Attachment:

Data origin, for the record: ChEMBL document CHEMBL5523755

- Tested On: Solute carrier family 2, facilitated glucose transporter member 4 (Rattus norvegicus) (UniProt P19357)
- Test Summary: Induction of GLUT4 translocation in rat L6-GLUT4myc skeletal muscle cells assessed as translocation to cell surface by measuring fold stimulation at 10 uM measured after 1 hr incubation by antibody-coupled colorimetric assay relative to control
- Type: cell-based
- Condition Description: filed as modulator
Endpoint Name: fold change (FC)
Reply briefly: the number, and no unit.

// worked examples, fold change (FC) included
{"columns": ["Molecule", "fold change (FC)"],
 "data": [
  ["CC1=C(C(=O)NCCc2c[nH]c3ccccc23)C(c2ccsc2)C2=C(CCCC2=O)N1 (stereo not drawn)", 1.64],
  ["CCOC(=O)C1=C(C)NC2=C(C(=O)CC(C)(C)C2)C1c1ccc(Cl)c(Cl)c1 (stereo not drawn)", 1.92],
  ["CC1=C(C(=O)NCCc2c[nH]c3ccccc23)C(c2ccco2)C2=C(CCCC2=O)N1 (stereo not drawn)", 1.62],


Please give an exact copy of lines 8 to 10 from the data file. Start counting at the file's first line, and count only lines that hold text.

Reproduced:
// worked examples, fold change (FC) included
{"columns": ["Molecule", "fold change (FC)"],
 "data": [